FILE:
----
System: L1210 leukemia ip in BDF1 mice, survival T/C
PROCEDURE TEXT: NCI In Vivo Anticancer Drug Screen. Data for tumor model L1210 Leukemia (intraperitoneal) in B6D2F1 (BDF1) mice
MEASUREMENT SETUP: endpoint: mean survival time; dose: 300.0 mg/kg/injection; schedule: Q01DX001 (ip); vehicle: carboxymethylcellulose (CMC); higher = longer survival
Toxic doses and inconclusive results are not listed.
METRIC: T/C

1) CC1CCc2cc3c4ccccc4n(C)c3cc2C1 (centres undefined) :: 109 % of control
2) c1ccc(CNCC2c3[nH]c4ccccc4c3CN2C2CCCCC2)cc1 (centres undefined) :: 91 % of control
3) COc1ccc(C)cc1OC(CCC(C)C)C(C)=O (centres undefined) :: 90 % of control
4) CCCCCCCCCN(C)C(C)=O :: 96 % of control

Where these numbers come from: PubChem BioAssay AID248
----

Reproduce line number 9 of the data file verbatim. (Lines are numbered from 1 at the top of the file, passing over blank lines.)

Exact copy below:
4) CCCCCCCCCN(C)C(C)=O :: 96 % of control